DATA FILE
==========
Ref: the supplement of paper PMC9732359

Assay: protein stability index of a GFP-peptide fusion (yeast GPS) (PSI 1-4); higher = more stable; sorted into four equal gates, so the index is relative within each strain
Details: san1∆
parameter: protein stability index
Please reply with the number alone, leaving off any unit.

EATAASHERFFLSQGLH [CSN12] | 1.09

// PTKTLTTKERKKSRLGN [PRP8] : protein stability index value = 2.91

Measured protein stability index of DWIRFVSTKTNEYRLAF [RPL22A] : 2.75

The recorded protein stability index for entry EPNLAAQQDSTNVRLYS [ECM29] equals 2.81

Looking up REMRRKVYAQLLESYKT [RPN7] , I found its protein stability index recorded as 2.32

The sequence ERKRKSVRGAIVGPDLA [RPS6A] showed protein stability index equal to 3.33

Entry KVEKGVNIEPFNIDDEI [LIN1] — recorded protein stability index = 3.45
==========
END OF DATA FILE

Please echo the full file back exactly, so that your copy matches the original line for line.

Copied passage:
Ref: the supplement of paper PMC9732359

Assay: protein stability index of a GFP-peptide fusion (yeast GPS) (PSI 1-4); higher = more stable; sorted into four equal gates, so the index is relative within each strain
Details: san1∆
parameter: protein stability index
Please reply with the number alone, leaving off any unit.

EATAASHERFFLSQGLH [CSN12] | 1.09

// PTKTLTTKERKKSRLGN [PRP8] : protein stability index value = 2.91

Measured protein stability index of DWIRFVSTKTNEYRLAF [RPL22A] : 2.75

The recorded protein stability index for entry EPNLAAQQDSTNVRLYS [ECM29] equals 2.81

Looking up REMRRKVYAQLLESYKT [RPN7] , I found its protein stability index recorded as 2.32

The sequence ERKRKSVRGAIVGPDLA [RPS6A] showed protein stability index equal to 3.33

Entry KVEKGVNIEPFNIDDEI [LIN1] — recorded protein stability index = 3.45